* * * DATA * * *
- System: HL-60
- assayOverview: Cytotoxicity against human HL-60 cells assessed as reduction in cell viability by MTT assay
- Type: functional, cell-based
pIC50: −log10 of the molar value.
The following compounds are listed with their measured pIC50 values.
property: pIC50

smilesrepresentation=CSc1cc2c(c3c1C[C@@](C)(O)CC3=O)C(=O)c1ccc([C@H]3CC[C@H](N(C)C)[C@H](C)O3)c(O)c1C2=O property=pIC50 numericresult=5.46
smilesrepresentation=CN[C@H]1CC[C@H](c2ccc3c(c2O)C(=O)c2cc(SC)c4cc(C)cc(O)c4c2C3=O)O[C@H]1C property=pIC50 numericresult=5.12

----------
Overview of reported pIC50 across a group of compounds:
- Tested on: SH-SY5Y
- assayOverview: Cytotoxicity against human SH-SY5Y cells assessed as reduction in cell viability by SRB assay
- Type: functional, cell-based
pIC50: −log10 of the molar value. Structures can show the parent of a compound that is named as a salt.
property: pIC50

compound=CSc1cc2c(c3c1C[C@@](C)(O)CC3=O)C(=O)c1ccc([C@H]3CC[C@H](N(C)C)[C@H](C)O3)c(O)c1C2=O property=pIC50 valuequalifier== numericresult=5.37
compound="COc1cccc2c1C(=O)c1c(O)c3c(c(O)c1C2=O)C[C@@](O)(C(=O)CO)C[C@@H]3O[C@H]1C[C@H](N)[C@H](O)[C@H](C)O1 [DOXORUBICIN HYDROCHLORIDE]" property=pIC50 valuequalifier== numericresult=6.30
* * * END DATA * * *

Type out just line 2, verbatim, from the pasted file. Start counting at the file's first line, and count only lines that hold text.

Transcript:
- assayOverview: Cytotoxicity against human HL-60 cells assessed as reduction in cell viability by MTT assay